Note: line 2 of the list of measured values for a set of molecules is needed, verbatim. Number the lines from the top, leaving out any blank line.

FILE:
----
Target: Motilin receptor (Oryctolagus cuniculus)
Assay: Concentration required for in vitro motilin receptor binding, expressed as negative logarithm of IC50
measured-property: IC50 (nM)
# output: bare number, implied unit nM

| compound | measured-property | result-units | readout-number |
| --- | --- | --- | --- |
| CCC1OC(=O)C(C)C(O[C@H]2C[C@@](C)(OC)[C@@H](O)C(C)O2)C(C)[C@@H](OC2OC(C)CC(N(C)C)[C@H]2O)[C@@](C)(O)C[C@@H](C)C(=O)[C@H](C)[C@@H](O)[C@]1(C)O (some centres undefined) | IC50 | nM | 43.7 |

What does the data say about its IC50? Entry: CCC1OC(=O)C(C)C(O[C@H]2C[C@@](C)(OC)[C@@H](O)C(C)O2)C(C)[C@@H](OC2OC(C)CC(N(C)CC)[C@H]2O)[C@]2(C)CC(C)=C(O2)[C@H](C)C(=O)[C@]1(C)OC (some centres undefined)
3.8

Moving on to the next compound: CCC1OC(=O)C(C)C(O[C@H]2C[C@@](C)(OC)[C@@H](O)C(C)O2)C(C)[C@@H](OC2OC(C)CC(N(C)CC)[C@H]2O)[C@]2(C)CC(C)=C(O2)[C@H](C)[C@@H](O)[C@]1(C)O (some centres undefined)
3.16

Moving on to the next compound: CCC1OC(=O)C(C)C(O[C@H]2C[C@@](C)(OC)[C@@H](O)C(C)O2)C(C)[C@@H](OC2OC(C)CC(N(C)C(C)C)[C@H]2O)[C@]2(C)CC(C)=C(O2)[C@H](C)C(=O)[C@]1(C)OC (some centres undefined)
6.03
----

Assay: Concentration required for in vitro motilin receptor binding, expressed as negative logarithm of IC50